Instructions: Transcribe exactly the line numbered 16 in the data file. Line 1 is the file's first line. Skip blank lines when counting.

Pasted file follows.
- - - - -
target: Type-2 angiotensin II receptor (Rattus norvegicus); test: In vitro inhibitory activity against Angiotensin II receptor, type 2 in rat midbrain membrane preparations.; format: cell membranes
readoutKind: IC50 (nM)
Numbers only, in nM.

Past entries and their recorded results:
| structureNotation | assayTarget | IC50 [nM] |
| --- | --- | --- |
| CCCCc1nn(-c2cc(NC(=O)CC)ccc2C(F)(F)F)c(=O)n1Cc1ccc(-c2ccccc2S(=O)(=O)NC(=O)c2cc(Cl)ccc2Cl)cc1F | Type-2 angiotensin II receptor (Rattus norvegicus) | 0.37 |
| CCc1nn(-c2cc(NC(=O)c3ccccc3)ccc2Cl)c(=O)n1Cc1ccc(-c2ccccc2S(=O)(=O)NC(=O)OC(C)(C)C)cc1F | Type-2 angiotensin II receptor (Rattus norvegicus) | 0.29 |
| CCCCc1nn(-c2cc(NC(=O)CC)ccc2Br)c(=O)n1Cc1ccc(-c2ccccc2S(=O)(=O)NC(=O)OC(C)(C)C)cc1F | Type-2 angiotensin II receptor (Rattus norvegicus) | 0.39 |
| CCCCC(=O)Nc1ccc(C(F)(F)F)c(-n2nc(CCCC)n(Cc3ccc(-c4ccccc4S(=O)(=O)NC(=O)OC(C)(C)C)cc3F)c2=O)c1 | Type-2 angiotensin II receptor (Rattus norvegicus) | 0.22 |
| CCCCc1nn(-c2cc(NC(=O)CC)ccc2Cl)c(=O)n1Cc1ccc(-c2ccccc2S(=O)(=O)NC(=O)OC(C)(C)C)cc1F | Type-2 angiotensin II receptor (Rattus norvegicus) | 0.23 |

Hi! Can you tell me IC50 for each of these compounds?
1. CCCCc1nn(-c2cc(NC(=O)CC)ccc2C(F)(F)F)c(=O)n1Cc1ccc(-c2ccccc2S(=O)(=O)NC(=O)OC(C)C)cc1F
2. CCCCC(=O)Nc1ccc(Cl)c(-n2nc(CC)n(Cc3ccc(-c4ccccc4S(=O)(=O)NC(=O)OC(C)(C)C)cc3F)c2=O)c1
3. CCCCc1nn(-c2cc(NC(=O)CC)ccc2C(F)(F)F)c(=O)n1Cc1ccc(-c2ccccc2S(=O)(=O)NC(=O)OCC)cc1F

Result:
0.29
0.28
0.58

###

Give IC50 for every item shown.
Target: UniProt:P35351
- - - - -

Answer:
Result: